Priest: (Name), do you take (name) to be your wife? Do you promise to be faithful to her in good times and in bad, in sickness and in health, to love her and to honor her all the days of your life?
Groom: I do.
Priest: (Name), do you take (name) to be your husband? Do you promise to be faithful to him in good times and in bad, in sickness and in health, to love him and to honor him all the days of your life?
Bride: I do.
Or using the alternative version:
Priest: (Name), do you take (name) for your lawful wife, to have and to hold, from this day forward, for better, for worse, for richer, for poorer, in sickness and in health, until death do you part?
Groom: I do.
Priest: (Name), do you take (name) for your lawful husband, to have and to hold, from this day forward, for better, for worse, for richer, for poorer, in sickness and in health, until death do you part?
Bride: I do.
The priest acknowledges that the bride and groom have declared their consent to be married, prays for God's blessing on the couple, and declares, "What God has joined, let no one put asunder" (Order of Celebrating Matrimony #64). This is the point at which, sacramentally, the bride and groom become wife and husband.
After the priest receives the consent of the couple he invites those present to praise God in a spoken or sung response such as "Thanks be to God" (Order of Celebrating Matrimony #65) .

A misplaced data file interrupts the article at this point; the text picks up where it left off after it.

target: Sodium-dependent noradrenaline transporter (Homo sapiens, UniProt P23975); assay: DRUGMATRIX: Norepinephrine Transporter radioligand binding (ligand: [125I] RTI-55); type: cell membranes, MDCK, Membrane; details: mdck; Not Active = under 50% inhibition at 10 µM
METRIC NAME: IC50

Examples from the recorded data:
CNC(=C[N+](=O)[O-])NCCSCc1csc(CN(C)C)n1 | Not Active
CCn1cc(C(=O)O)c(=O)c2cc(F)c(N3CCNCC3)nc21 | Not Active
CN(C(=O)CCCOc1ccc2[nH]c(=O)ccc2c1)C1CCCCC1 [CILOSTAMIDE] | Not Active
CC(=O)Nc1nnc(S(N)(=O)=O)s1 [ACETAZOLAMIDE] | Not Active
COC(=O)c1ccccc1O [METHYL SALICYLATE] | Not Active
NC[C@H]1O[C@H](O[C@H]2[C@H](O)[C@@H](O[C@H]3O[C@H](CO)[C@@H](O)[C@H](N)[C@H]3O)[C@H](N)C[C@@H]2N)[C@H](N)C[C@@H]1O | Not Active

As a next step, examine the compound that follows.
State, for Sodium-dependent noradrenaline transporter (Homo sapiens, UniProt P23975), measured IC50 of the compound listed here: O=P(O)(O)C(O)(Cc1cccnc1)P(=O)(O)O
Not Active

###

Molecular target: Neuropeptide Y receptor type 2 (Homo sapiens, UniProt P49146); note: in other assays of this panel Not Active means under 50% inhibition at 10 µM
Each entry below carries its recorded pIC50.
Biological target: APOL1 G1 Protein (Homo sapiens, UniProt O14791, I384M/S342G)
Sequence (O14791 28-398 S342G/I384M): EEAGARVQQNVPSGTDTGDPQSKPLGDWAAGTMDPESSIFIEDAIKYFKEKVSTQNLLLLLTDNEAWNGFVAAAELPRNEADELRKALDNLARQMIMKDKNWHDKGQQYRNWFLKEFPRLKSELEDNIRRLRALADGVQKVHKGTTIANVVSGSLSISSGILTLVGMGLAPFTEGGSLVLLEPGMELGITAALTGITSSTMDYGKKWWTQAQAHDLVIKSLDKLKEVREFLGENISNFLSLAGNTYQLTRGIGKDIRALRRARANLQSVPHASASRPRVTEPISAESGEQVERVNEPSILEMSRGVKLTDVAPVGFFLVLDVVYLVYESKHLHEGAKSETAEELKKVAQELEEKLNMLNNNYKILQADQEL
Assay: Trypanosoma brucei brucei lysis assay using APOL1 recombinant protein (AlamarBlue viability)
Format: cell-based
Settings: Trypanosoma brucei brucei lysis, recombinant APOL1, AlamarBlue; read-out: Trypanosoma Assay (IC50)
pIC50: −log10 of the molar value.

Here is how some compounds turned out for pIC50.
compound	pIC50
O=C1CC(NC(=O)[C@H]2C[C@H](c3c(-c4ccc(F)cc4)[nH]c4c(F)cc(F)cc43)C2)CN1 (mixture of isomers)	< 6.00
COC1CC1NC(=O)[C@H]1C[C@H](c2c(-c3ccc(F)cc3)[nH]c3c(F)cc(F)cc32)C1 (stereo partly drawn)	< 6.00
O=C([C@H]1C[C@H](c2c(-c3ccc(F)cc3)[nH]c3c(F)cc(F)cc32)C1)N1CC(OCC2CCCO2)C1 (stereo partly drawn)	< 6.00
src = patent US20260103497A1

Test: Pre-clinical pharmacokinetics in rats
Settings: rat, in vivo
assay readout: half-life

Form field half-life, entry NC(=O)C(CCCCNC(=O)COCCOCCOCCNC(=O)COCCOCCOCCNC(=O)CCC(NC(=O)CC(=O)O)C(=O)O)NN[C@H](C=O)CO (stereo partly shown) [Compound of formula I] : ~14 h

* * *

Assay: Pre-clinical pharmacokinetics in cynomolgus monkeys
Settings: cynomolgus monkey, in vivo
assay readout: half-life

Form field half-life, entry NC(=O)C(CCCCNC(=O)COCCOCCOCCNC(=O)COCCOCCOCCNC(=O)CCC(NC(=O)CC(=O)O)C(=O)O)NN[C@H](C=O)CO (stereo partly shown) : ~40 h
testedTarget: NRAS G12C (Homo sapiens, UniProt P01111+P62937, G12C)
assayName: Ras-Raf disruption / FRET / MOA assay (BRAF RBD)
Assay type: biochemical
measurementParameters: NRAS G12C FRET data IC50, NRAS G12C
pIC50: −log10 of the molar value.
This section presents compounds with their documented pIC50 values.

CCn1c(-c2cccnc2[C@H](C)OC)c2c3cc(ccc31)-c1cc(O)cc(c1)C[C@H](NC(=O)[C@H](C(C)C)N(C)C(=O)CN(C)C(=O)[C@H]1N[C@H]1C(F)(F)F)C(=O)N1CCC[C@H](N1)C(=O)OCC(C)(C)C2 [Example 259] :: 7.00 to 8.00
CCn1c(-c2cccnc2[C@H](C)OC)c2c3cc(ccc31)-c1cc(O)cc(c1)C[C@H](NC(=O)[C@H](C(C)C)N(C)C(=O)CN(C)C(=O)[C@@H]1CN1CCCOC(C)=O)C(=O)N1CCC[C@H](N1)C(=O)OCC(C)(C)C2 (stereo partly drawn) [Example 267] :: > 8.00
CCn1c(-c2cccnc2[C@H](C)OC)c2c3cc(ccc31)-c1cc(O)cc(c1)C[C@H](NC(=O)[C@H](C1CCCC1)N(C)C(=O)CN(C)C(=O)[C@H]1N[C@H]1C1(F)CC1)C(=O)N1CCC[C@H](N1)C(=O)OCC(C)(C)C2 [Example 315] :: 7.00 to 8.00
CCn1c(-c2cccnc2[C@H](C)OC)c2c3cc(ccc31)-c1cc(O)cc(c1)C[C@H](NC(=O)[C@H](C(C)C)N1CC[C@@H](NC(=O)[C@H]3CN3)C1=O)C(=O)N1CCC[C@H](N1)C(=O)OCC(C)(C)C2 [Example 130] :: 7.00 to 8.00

Sometimes couples choose to insert a song, soloist, or instrumental piece after the vows. There is a certain logic to emphasizing the declaration of consent in this way: it's the high point of the wedding ceremony, after all.
However, many liturgical experts strongly advise against inserting a long song or instrumental piece after the vows, because it interrupts the flow and momentum of the Celebration of Matrimony and the whole liturgy. Solo and instrumental pieces in particular leave the assembly on the sidelines, and the wedding party awkwardly standing around waiting for the music to finish.
Instead, consider using a short, joyful musical acclamation after the exchange of consent and again after the exchange of rings. If you regularly attend Catholic Mass, you've heard this type of sung acclamation before in the Alleluia, the Memorial Acclamation, the Great Amen, and the responsorial psalm. A cantor (song leader) sings the words of the acclamation first, then invites the whole assembly to sing the acclamation. Generally, the acclamation lasts less than 30 seconds. Your parish music minister or wedding coordinator can help you choose an appropriate acclamation.